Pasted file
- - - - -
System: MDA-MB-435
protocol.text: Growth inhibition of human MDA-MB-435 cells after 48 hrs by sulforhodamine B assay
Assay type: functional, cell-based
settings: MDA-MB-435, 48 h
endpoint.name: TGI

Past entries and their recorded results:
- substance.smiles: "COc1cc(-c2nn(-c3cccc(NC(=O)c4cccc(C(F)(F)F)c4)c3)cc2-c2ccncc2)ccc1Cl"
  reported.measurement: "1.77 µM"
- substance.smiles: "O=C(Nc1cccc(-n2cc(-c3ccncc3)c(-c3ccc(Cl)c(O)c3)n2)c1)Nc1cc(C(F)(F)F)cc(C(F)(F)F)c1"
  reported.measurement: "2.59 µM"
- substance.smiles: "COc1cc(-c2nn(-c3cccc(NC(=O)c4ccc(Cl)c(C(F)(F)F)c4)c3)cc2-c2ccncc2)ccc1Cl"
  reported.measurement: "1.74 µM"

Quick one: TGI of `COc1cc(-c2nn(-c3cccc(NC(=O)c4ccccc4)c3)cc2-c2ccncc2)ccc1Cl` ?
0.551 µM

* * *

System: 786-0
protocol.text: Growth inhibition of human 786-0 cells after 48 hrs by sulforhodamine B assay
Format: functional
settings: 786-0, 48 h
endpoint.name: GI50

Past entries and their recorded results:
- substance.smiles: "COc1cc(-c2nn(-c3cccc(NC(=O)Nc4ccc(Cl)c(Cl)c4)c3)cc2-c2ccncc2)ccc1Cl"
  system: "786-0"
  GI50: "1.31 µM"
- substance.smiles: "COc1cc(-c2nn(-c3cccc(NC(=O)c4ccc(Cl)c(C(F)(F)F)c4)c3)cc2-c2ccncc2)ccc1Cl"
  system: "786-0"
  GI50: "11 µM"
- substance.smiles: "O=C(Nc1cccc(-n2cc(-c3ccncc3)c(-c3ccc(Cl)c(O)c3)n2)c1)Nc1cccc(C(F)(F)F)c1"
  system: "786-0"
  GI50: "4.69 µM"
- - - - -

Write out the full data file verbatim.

System: MDA-MB-435
protocol.text: Growth inhibition of human MDA-MB-435 cells after 48 hrs by sulforhodamine B assay
Assay type: functional, cell-based
settings: MDA-MB-435, 48 h
endpoint.name: TGI

Past entries and their recorded results:
- substance.smiles: "COc1cc(-c2nn(-c3cccc(NC(=O)c4cccc(C(F)(F)F)c4)c3)cc2-c2ccncc2)ccc1Cl"
  reported.measurement: "1.77 µM"
- substance.smiles: "O=C(Nc1cccc(-n2cc(-c3ccncc3)c(-c3ccc(Cl)c(O)c3)n2)c1)Nc1cc(C(F)(F)F)cc(C(F)(F)F)c1"
  reported.measurement: "2.59 µM"
- substance.smiles: "COc1cc(-c2nn(-c3cccc(NC(=O)c4ccc(Cl)c(C(F)(F)F)c4)c3)cc2-c2ccncc2)ccc1Cl"
  reported.measurement: "1.74 µM"

Quick one: TGI of `COc1cc(-c2nn(-c3cccc(NC(=O)c4ccccc4)c3)cc2-c2ccncc2)ccc1Cl` ?
0.551 µM

* * *

System: 786-0
protocol.text: Growth inhibition of human 786-0 cells after 48 hrs by sulforhodamine B assay
Format: functional
settings: 786-0, 48 h
endpoint.name: GI50

Past entries and their recorded results:
- substance.smiles: "COc1cc(-c2nn(-c3cccc(NC(=O)Nc4ccc(Cl)c(Cl)c4)c3)cc2-c2ccncc2)ccc1Cl"
  system: "786-0"
  GI50: "1.31 µM"
- substance.smiles: "COc1cc(-c2nn(-c3cccc(NC(=O)c4ccc(Cl)c(C(F)(F)F)c4)c3)cc2-c2ccncc2)ccc1Cl"
  system: "786-0"
  GI50: "11 µM"
- substance.smiles: "O=C(Nc1cccc(-n2cc(-c3ccncc3)c(-c3ccc(Cl)c(O)c3)n2)c1)Nc1cccc(C(F)(F)F)c1"
  system: "786-0"
  GI50: "4.69 µM"